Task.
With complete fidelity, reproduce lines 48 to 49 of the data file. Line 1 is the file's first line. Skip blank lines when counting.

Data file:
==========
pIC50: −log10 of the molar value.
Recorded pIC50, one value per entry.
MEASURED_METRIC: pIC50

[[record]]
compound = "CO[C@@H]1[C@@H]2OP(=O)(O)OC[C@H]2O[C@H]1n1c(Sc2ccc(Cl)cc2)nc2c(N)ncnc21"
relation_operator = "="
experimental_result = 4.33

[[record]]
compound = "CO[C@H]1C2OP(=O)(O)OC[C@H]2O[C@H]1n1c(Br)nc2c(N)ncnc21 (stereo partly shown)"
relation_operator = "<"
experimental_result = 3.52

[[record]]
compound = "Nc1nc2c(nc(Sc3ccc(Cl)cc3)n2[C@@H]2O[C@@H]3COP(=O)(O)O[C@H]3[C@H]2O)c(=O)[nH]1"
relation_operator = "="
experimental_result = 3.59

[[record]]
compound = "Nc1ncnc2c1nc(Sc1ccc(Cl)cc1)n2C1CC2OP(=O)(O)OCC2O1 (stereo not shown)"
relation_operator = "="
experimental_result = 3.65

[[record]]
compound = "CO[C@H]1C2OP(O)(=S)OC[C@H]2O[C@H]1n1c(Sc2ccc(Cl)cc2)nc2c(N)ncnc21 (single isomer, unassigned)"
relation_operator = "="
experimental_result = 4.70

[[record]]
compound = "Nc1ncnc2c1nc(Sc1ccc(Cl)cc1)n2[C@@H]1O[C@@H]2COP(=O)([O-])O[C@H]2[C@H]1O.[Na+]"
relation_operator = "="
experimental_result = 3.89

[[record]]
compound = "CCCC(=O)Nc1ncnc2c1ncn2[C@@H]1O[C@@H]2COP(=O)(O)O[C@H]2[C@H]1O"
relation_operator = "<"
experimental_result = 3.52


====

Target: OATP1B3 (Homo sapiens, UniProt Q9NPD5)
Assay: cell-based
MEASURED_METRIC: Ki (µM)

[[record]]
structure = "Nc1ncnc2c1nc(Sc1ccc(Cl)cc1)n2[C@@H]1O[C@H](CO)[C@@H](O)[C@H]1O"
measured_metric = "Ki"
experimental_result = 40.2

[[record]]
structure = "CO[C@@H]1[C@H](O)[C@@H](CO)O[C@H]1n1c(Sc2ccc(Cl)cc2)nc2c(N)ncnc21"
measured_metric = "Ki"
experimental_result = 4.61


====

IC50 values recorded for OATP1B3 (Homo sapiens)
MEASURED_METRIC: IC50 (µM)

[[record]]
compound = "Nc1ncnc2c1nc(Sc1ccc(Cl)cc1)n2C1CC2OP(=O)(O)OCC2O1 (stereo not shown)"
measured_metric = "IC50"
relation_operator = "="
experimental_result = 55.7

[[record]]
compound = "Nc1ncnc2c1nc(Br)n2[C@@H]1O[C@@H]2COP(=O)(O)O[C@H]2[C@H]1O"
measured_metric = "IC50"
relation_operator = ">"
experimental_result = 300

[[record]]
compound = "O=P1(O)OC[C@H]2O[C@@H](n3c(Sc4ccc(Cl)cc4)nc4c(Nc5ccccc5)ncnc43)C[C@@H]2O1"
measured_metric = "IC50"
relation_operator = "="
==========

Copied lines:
compound = "Nc1ncnc2c1nc(Sc1ccc(Cl)cc1)n2C1CC2OP(=O)(O)OCC2O1 (stereo not shown)"
measured_metric = "IC50"